Qur’an translation of the week #41: The Rhyming Cadences of Shawkat Toorawa

The Qur’an is “not the word of a poet” but aspects of structure, rhythm and rhyme certainly evoke aspects of Arabic poetry. Can any of that carry over into translation? Should it?

Shawkat Toorawa is Professor of Arabic at Yale, and his approach to teaching and translating the Qur’an draws from his broader interests in literature. He pays special attention to the Qur’anic lexicon (including hapaxes, rare words, and rhyme). His ongoing translations, published mainly in journal articles, make the unusual attempt (but not entirely without precedent) to convey non-semantic features of the Qur’anic text through English rhyming prose. All can be accessed via Toorawa’s website:

Naturally, Toorawa selected Meccan suras, particularly shorter ones with shorter verses, many of which appear at the end of the compiled Qur’an. He started with Surat al-Insan (Q 76) after hearing it in the Prophet’s Mosque (Medina) and being struck by its uncommon words. He then translated Ya-Sin (Q 36), then the last 22 suras, before turning his focus to Surat al-Rahman (Q 55). Attached is his rendering of the Fatiha (Q 1).

The first suras to be published at length were in “‘The Inimitable Rose’, being Qur’anic sajʿ from Sūrat al-Ḍuḥā to Sūrat al-Nās (Q. 93–114) in English Rhyming Prose” (JQS, 2007). In composing his English rhymes and other sound features, Toorawa is following patterns in the Arabic. For example, in al-Ḍuḥā, he uses the “-ight” (and similar) in place of the sura’s /-ā/, and “-ess” for /-ar/. We can understand the purpose as being to convey some of the effects of the Qur’anic sounds and their alternations, which, along with its meanings, are how its message is delivered. It may well be the case that some semantic precision is sacrificed to achieve this.

The next article (“Referencing the Qur’an”) contains Q 1, 36 & 76. Brief notes describe the translation process, linguistic observations and other clarifications. One note seems to conflate the forms kāfūr and kafūr while noting they have different meanings: “camphor/unbeliever”. Some surprising translation choices would benefit from some explanation, such as 36:68, which Toorawa renders: “Someone We’ve allowed to grow old, We can make ageless” (nunakkis-hu fī ’l-khalq, typically “we reverse in creation”, etc.).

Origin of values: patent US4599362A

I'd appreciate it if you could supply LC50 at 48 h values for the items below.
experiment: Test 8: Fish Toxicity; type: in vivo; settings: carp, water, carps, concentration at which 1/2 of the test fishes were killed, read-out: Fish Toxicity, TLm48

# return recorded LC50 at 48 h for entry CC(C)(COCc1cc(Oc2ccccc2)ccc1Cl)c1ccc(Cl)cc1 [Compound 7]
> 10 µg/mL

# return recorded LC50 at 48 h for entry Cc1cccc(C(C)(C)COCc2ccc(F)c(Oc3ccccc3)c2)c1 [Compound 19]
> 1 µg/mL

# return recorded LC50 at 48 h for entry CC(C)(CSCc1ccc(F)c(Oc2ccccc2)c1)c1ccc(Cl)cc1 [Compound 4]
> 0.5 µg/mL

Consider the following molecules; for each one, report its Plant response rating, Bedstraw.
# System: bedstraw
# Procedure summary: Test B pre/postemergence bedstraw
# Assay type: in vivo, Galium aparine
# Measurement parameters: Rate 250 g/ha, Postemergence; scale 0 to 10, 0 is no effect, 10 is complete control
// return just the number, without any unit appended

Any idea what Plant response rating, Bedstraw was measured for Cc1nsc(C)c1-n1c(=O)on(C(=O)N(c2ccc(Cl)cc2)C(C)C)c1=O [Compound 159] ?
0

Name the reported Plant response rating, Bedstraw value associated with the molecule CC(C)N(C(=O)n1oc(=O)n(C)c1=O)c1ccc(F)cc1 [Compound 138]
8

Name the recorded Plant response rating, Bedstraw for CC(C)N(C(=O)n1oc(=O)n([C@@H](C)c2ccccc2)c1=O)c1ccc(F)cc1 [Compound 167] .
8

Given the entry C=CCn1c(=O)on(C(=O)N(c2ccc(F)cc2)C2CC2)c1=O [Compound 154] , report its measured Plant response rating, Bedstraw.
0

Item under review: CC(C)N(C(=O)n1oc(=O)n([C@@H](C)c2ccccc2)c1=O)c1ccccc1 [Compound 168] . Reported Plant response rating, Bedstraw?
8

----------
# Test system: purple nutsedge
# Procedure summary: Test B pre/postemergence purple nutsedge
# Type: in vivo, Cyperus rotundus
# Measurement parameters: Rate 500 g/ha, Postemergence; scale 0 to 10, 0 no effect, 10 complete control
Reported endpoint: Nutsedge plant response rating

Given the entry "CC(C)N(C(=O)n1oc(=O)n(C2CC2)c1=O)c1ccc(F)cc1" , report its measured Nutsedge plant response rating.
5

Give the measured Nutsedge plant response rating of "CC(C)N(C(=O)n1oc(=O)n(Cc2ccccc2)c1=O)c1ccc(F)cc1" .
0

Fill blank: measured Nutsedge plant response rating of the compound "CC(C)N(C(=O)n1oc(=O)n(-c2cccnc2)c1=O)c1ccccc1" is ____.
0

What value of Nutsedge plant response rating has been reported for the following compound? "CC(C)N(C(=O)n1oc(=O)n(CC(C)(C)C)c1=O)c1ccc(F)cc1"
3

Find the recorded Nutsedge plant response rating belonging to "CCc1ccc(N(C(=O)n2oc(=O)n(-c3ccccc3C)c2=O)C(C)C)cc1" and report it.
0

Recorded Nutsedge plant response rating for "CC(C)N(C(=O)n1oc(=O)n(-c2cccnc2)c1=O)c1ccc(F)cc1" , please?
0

The next article takes a broader look at “Sūrat Maryam (Q. 19): Lexicon, Lexical Echoes, English Translation” and presents his own analysis in conversation with secondary literature, before applying his observations to the translation. Another presents Q 55 along with Q 87 and 90. He had earlier noted how repetition in Surat al-Rahman “aroused aversion in Nöldeke” but was “explicated with finesse by Angelika Neuwirth and M.A.S. Abdel Haleem” as key to its literary style and effect. This was followed by separate articles with Surat al-Tariq (Q 86) and al-Ghashiya (Q 88); the last, published in 2015, gives a detailed description of the translator’s process. Attached is one draft figure along with the final version.

Shawkat Toorawa’s project is valuable in multiple ways, not least in that it fights for aspects of the Qur’an that are typically accepted to be lost in translation. His generosity in detailing his thought process should inspire future efforts from a variety of approaches.

Toorawa’s translation of Surat al-Kahf (Q 18) has just been published in JQS:

Sohaib Saeed

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